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Alec Bradley, Rocky Patel, Maria Mancini, Camacho, Flor de Copan, Flor de Selva, Oscar Valladres, etc.

Cigars from Honduras

The small republic of Honduras borders Guatemala to the northwest, El Salvador to the west and Nicaragua to the south, and is flanked by the Atlantic and Pacific Oceans. The tropical rainforest covers almost half of the country and offers breathtaking flora and fauna. Like many Central American countries, Honduras is crisscrossed by numerous volcanoes, which has strongly shaped the country's tobacco tradition and the offshore Caribbean islands have emerged. The many rivers flow exclusively in an easterly direction through the valleys of the plateau and flow into the Atlantic Ocean. The ruins of Copan are the largest cultural monument in Honduras and still bear witness to the great Mayan rulers. Copan lies on the northwestern border with Guatemala and was an important hub in the Maya empire. The city reached its heyday in the 8th century and was abandoned two centuries later. Already with the arrival of Christopher Columbus the indigenous population had disappeared without a trace and only weathered traces of the former rulers could be seen. It was also Columbus who gave the country its name, as there are unusual depths off the country's Atlantic coast. Honduras is derived from “Hondura” and translated from Spanish means depth.

The largest tobacco growing area in Honduras is the state of "El Paraiso", a predominantly mountainous area on the southern border with Nicaragua that is in the immediate vicinity of Nueva Segovia and Esteli. El Paraiso is on average 800 meters above sea level and pushes the tropical climate of the country to a pleasant 20°C in the annual mean. In addition to the excellent weather conditions, the particularly fertile soils offer the best conditions for tobacco cultivation. The ideal conditions are still adorned today by the centuries-old tradition of tobacco cultivation, because the Maya began to grow tobacco in Honduras. The area around the ruins of Copan is still used for tobacco cultivation today.

The small republic of Honduras borders Guatemala to the northwest , El Salvador to the west and Nicaragua to the south , and is flanked by the Atlantic and Pacific Oceans . The... read more »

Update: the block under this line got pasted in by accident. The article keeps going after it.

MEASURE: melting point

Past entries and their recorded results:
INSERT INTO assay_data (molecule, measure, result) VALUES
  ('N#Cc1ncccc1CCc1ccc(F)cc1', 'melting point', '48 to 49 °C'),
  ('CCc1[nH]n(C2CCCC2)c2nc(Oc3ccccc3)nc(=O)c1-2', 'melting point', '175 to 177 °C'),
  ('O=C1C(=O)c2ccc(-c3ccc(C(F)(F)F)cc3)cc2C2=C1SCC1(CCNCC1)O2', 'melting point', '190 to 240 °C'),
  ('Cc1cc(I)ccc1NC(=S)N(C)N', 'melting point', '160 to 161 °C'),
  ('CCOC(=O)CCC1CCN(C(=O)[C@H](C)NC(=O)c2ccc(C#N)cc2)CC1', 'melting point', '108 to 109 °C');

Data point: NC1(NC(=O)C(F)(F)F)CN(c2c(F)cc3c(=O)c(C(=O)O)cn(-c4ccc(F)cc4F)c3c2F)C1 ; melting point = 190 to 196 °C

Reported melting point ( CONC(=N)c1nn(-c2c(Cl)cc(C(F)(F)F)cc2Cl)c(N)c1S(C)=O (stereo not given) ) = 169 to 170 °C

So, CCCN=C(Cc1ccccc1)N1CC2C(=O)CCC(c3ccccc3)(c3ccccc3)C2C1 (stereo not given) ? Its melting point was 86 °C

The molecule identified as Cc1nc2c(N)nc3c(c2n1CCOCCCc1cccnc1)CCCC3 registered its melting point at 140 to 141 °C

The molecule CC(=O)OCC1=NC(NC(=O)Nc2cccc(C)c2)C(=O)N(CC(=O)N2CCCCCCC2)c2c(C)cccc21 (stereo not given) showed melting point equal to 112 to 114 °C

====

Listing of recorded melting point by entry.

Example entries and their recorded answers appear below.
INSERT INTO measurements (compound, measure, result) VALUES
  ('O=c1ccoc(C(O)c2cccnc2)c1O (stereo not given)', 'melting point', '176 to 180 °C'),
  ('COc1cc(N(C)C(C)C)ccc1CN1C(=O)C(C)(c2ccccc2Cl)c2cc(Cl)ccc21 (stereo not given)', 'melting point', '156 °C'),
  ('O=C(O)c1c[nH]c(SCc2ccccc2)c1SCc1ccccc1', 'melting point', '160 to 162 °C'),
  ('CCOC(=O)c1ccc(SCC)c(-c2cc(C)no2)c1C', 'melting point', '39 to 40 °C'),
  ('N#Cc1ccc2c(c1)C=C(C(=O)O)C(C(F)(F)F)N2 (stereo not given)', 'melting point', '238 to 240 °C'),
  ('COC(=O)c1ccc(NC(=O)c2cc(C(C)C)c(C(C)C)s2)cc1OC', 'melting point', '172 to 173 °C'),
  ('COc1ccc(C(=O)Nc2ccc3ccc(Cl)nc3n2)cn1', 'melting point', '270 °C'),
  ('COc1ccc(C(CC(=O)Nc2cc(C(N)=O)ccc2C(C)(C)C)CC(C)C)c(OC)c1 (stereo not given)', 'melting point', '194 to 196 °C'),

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Cigars from Honduras

The small republic of Honduras borders Guatemala to the northwest, El Salvador to the west and Nicaragua to the south, and is flanked by the Atlantic and Pacific Oceans. The tropical rainforest covers almost half of the country and offers breathtaking flora and fauna. Like many Central American countries, Honduras is crisscrossed by numerous volcanoes, which has strongly shaped the country's tobacco tradition and the offshore Caribbean islands have emerged. The many rivers flow exclusively in an easterly direction through the valleys of the plateau and flow into the Atlantic Ocean. The ruins of Copan are the largest cultural monument in Honduras and still bear witness to the great Mayan rulers. Copan lies on the northwestern border with Guatemala and was an important hub in the Maya empire. The city reached its heyday in the 8th century and was abandoned two centuries later. Already with the arrival of Christopher Columbus the indigenous population had disappeared without a trace and only weathered traces of the former rulers could be seen. It was also Columbus who gave the country its name, as there are unusual depths off the country's Atlantic coast. Honduras is derived from “Hondura” and translated from Spanish means depth.

The largest tobacco growing area in Honduras is the state of "El Paraiso", a predominantly mountainous area on the southern border with Nicaragua that is in the immediate vicinity of Nueva Segovia and Esteli. El Paraiso is on average 800 meters above sea level and pushes the tropical climate of the country to a pleasant 20°C in the annual mean. In addition to the excellent weather conditions, the particularly fertile soils offer the best conditions for tobacco cultivation. The ideal conditions are still adorned today by the centuries-old tradition of tobacco cultivation, because the Maya began to grow tobacco in Honduras. The area around the ruins of Copan is still used for tobacco cultivation today.

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